Volume 17, Number 3—March 2011
Tuberculosis among Foreign-born Persons, Singapore, 2000–2009
We determined the proportion of foreign-born persons with tuberculosis (TB) in Singapore. This proportion increased from 25.5% in 2004 to 37.6% in 2009. Unskilled workers from countries with high incidences of TB accounted for the highest number of and greatest increase in foreign-born TB case-patients.
Singapore, an island city-state (area 710 km2) in Southeast Asia, liberalized its immigration policy and underwent rapid economic growth during 2005–2010. This policy resulted in a marked increase in its population from 4.17 million in 2004 to 5.08 million in 2010, which was largely caused by an increase in foreign-born persons comprising long-term pass holders (LTPHs) (permission to stay in Singapore >6 months), permanent residents (PRs), and naturalized citizens (1). In recent decades, mass immigration and influx of nonimmigrants from countries with high incidences of tuberculosis (TB) to industrialized countries have contributed to the epidemiology and incidence of TB in host countries (2–9). We report the epidemiology of TB in foreign-born case-patients in Singapore during 2000–2009.
Notification of TB cases to the Singapore TB Elimination Programme (STEP) Registry is mandated by law. Since 1998, the notification report has included disease characteristics, sociodemographic information, country of origin, immigration status, and year of arrival in Singapore of TB patients (10). All notifications during 2000–2009 were obtained from the STEP Registry database. When data on country of birth were not available for persons not born in Singapore (0.5% of case-patients), the nationality of these persons was assumed to represent their country of birth. Missing information about country of birth for persons with a Singaporean nationality (17%) and arrival date (6.5%) were matched against a database provided by the Ministry of Home Affairs.
Persons not born in Singapore were considered foreign born. Foreign-born case-patients comprised naturalized citizens, PRs, and LTPHs. Singapore issues long-term passes to skilled and unskilled workers and others (students and foreign-born family members of citizens or PRs) to enable a stay >6 months in Singapore. Persons applying for permanent residency or long-term stay and renewal of long-term passes are given medical examinations that include a general physical examination, chest radiograph, and testing for HIV (11). The Department of Singapore Statistics provided 2000–2010 population data. We estimated the number of persons born in Singapore during 2000–2010 by using linear interpolation based on 2000 and 2010 population census exercises. Consistent with the country classification used in the Singapore 2000 population census, People’s Republic of China, Hong Kong, and Taiwan were classified as 1 group of country of birth.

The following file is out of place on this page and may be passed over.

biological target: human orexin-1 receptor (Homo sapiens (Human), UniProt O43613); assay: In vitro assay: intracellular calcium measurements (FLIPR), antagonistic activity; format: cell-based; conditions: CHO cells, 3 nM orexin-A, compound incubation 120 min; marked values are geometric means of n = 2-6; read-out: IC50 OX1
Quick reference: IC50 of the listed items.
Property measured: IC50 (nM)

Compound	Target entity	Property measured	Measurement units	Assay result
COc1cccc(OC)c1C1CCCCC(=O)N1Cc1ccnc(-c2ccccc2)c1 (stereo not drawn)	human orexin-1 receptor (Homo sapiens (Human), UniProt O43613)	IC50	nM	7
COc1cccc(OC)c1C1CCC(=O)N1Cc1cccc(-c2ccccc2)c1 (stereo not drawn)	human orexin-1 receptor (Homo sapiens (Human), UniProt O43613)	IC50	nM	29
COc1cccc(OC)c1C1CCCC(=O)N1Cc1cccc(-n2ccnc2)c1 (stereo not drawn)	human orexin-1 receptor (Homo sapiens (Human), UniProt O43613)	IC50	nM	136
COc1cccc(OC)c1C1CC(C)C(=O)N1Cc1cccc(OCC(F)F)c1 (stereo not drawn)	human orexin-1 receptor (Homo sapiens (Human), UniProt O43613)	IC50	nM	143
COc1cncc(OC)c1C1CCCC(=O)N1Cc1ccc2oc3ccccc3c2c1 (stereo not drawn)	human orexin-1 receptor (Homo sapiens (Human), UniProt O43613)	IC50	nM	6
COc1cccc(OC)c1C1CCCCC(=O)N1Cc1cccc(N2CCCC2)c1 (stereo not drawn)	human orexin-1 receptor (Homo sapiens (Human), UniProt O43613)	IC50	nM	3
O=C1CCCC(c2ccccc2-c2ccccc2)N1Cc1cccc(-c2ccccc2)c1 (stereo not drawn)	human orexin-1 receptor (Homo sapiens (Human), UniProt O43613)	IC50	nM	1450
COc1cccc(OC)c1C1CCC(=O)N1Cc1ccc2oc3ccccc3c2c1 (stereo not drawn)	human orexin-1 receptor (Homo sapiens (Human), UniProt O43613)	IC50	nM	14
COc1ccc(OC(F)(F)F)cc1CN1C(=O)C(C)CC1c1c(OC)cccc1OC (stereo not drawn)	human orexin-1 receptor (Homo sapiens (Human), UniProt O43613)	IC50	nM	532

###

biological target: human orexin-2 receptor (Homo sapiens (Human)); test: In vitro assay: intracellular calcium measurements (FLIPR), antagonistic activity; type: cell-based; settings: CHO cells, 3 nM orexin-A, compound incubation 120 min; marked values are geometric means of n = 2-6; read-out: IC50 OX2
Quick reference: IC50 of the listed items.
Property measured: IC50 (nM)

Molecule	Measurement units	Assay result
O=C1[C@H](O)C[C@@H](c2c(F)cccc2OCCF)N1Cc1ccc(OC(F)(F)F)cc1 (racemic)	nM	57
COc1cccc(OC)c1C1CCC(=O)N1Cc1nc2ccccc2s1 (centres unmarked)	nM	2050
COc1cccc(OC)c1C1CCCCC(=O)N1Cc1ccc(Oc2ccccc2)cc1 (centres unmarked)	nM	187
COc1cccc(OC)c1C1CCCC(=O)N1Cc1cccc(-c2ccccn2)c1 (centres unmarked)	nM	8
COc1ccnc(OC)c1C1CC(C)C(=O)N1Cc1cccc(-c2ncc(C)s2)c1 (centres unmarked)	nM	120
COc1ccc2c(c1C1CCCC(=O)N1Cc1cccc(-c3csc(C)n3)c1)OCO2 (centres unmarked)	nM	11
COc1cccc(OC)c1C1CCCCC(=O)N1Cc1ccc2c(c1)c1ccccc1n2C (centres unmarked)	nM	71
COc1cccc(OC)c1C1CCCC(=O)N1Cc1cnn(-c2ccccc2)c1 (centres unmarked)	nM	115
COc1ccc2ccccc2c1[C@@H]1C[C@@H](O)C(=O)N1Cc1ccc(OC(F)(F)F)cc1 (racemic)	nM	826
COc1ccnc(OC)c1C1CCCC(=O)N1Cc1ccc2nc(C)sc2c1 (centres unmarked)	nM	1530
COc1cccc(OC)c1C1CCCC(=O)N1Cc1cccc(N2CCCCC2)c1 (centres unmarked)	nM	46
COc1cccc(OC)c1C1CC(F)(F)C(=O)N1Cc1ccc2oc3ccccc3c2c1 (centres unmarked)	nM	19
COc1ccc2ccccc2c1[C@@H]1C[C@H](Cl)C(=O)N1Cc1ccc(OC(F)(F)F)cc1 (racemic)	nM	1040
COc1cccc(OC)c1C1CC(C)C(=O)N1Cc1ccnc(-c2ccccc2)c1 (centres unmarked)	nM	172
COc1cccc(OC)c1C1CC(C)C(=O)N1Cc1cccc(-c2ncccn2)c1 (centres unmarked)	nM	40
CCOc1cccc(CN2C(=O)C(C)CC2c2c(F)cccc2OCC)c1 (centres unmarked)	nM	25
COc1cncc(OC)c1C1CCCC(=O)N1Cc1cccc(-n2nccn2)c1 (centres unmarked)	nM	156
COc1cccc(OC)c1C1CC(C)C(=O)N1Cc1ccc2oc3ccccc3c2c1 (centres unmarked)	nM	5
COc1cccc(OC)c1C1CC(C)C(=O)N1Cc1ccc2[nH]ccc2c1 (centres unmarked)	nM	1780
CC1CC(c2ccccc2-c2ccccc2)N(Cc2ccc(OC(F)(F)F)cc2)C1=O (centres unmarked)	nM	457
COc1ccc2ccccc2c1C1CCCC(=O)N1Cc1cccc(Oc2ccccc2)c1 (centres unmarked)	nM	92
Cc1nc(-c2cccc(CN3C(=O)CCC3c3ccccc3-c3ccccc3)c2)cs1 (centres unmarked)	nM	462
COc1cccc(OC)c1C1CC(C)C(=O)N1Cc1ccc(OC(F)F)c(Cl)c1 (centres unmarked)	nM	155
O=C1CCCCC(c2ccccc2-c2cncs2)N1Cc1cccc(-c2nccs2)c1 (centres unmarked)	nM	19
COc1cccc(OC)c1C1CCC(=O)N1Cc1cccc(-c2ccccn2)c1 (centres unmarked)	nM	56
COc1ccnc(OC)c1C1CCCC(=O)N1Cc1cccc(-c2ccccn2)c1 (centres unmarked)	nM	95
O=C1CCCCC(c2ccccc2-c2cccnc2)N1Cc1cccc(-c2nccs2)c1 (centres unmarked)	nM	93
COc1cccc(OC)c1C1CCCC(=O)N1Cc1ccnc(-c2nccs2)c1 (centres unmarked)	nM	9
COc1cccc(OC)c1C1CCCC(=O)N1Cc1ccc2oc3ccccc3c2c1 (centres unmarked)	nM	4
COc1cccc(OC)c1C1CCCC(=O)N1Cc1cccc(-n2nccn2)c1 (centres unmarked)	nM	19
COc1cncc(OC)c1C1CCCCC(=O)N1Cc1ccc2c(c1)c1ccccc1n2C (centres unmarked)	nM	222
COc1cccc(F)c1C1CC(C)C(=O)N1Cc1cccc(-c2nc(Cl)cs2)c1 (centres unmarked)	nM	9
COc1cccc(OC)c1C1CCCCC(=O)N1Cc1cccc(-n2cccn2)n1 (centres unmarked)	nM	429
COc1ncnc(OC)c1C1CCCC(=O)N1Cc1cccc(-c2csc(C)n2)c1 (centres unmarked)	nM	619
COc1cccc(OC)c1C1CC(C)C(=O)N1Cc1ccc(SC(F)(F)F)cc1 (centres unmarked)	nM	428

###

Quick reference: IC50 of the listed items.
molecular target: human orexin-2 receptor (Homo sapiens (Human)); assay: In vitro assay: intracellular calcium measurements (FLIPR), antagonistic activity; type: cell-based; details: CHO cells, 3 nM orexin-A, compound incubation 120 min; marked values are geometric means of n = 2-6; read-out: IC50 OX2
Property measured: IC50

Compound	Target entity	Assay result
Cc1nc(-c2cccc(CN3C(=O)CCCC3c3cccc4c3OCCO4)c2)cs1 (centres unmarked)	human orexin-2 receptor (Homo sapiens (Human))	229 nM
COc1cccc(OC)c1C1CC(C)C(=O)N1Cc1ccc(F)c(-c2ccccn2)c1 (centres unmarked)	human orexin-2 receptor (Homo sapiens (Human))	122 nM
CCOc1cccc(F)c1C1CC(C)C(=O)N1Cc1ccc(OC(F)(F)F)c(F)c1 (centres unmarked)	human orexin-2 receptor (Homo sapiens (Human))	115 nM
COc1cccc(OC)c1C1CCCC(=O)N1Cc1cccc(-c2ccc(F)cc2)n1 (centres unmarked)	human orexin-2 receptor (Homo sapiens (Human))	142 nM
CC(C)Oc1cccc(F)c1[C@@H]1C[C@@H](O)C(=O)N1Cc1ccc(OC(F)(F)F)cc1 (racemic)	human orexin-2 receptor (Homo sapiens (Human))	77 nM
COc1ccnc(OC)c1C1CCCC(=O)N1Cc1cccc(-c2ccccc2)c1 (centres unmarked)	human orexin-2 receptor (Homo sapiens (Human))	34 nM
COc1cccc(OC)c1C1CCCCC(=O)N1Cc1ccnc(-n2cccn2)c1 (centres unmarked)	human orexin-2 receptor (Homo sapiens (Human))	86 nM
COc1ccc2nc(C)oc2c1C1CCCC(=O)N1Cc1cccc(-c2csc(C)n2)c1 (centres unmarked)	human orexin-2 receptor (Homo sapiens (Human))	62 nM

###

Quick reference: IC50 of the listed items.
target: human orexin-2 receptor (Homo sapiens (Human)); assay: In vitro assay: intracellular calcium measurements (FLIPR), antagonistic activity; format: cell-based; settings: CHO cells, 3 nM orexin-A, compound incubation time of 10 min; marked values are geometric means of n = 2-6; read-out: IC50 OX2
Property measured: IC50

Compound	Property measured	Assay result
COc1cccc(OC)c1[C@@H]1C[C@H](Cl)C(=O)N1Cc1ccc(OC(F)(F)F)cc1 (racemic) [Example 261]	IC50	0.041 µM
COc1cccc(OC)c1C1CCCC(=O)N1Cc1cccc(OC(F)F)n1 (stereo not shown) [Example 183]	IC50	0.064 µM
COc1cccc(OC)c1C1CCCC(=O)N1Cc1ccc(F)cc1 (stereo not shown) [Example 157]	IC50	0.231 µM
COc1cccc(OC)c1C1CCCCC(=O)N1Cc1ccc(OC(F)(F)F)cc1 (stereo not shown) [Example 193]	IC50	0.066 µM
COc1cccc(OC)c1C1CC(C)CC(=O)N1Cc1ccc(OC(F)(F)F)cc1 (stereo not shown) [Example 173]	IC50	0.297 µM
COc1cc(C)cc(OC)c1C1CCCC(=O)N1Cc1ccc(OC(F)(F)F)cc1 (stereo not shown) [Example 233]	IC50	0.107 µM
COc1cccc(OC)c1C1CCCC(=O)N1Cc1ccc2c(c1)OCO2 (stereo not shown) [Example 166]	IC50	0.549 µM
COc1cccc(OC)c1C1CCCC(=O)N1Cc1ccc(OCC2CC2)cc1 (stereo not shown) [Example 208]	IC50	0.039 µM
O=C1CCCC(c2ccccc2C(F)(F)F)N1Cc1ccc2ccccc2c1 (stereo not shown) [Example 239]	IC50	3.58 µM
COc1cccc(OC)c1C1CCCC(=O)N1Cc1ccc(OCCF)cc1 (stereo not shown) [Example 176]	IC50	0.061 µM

There were 23,164 cases of TB (new and re-treated) reported to the registry during 2000–2009. After we excluded 4,033 short-term pass holders, persons whose TB diagnosis had changed (n = 97), and persons with missing information about country of origin (n = 34), a total of 19,000 persons were eligible for the study. Of these persons, 13,048 (68.7%) were born in Singapore and 5,952 (31.3%) were foreign born. The number and proportion of foreign-born cases decreased in the first half of the study period from 675 (33.6%) in 2000 to 444 (25.5%) in 2004. This trend reversed during 2005, and the number and proportion of foreign-born persons with TB increased to 788 (37.6%) in 2009 (Figure 1). Of foreign-born persons with TB, 3,386 (56.9%) were LTPHs, 1,820 (30.6%) were PRs, and 746 (12.5%) were naturalized citizens.
LTPHs with TB comprised 2,562 (75.7%) unskilled workers, 371 (10.9%) professional and skilled workers, and 162 (4.8%) students. The remaining 291(8.6%) persons were foreign-born family members of Singapore citizens or PRs who were granted long-term stay in Singapore. TB among LTPHs increased from 220 (49.5%) cases in 2004 to 532 (67.5%) in 2009 and that among PRs increased from 45 (6.7%) in 2000 to 124 (15.7%); cases among foreign-born citizens decreased from 342 (50.7%) in 2000 to 132 (16.8%) in 2009 (Figure 2, panel A).